- So after the appointment I call Houston Air Comfort, and was told I’m the next call he’ll go on. I told her that my employee leaves at 4 and she said he’ll be there before 4. I’ll assume that its an instant fix as they must. I’m betting he won’t have the parts I told the girl to have him bring. I asked if they don’t give a courtesy call when people wait four hours and there’s a no show, and she said no.
As I write this at 3:30 Thursday, no one has shown at my Beasley residence, and I’m at the lake for the weekend. This is the type of service you can expect if you sign up with AHS for a home warranty, or call Houston Air Comfort for AC repair. You will waste a lot of time and money! I’ll update as this saga plays itself out.
Meanwhile, I’ll tell my story to all who will listen (and post all over the Interweb) as I’m pissed and insulted from the piss poor customer service. The above is 100% factual!
Thursday 4pm, no one has shown, no calls from anyone. I’m now paying overtime for employee to sit and wait. I have posted to both AHS and Houston Air’s Facebook page a link to this page, and have link to AHS via their chat.
Thursday 4:24pm – Tech calls to say that he’s 45 minutes away. So lady who told me he’d be there by 4 LIED, as did the one who said they’d be there between 9am-1pm. I asked if he had blades and he said no. He said he’d not have blades today, by MAYBE it would be fixed tomorrow. MAYBE! Would you believe these liars?
Thursday 5:25pm – Repair guy finally shows up for his 9am-1pm appointment, and in 30 seconds determines it needs fan blades! Well Duh, I told them that Tuesday morning. He doesn’t have so someone will be back tomorrow or Saturday. I’ll hold my breath. Stay tuned.
Friday 4:17 pm– No one came, no one called. I called Houston Air Comfort and they said the tech is off Fridays and they don’t know if he got blades or not, and won’t know until tomorrow. Great customer service. Waited all day, never so much as a call.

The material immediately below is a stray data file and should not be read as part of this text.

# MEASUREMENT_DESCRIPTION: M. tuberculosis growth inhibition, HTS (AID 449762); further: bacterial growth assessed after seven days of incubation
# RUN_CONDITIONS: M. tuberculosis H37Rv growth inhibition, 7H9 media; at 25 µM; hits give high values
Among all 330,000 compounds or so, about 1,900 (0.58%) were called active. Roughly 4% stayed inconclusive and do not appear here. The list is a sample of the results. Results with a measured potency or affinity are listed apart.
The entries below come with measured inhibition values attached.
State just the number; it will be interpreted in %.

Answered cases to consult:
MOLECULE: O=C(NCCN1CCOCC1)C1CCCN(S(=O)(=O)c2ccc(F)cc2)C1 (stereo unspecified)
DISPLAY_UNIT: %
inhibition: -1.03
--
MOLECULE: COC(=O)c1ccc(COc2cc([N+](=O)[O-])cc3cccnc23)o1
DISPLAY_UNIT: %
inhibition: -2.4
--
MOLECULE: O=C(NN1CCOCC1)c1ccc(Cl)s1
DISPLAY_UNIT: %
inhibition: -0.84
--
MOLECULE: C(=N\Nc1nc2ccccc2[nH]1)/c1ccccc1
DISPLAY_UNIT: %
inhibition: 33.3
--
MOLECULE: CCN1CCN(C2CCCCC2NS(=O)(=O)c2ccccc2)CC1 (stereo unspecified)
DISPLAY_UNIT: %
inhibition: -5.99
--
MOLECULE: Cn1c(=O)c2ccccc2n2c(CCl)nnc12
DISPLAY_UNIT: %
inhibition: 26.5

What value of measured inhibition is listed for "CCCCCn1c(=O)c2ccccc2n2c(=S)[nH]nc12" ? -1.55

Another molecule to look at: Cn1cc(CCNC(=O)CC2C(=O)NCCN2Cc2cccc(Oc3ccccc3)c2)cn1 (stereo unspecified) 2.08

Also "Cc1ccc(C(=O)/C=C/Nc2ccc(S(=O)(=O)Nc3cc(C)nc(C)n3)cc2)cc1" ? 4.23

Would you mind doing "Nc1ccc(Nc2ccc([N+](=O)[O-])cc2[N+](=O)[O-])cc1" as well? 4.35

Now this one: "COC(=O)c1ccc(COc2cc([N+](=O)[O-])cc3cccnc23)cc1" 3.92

Saturday 8:57 am (Day Five in Texas August without AC) – Called AHS and went through the whole drill and was again transferred to a disconnect. I figure that’s what they mus do if no one is available to take call Called again, went through the drill and the call was answered by someone who couldn’t get her company name right. I explained my story more than once, and was put on hold for about 20 minutes. She came back and said Houston Air Comfort ordered blades and they won’t be in until Monday or Tuesday. I asked if she felt that was acceptable, and she said yes.
Monday 9:45 – Day 8 no AC. Couldn’t sleep last night. 9:45 am Call Houston Air Comfort, as they never call me when they 8 hours late don’t come Friday as promised, don’t come Saturday as promised. Lady says I’m not on any schedule. WHAAAT? She can put me on schedule for tomorrow 9-1. Last Tuesday they put me on schedule for 9-1 and he showed up a 5:30 pm, looked at unit for 30 seconds and said he be back in morning with parts. I’ve called Friday and was told he’d be here Saturday. I called AMS Saturday and told he’ll be here today. I call today, and told he’ll be here tomorrow. I post facts on American Home Shield;s page, an now banned for posting there.
Tuesday 2:45 pm – Yesterday I was given a 9 am-1 pm appointment for today, and told he’d be here at 9 for his first call. No one has come or called. I call Houston Air Comfort and told he broke down an hour and half ago. I said that wouldn’t have affected me if he’d been here at 9 am as promised. I asked why someone doesn’t ever call on the four times someone hasn’t shown up for appointments. She said she was the only person in the office, and was busy getting him a tow truck and and ride, but would have called me. I asked when someone was going to fix the AC and said needed to put me on hold to find out. Ten minutes later I got a dial tone.
Tuesday 3:00 Pm – I call Houston Home Air Comfort back, and a different lady answers. So much for the lie of being the only one there. I tell her I’m done with them, cancel the call, I’ll go buy the fan myself and fix. She says she wants to transfer me to yet another lady, and I said “Don’t Bother, cancel the call and watch for me blowing up the Internet about them”.
Tuesday 3:05 pm – The third lady calls me to say that someone was leaving then to come fix. I told her to not bother, I’m done with them. She said that they had already bought the part, and need to fix. I relented and told her to have him hurry.
Tuesday 4:15 pm – Tech calls to say he’s 15 minutes.
Tuesday 4:45 pm – Tech arrives and takes less than 5 minutes to put fan on.
Or is that what the Deep State wants you to believe with their planting of evidence? John McAfee.
I bought a bunch of Echos for my house on Prime Day. My daughter asked me if I wasn’t concerned about the Deep State, as recently the government subpoenaed the Alexa records of an Arkansas man from Amazon.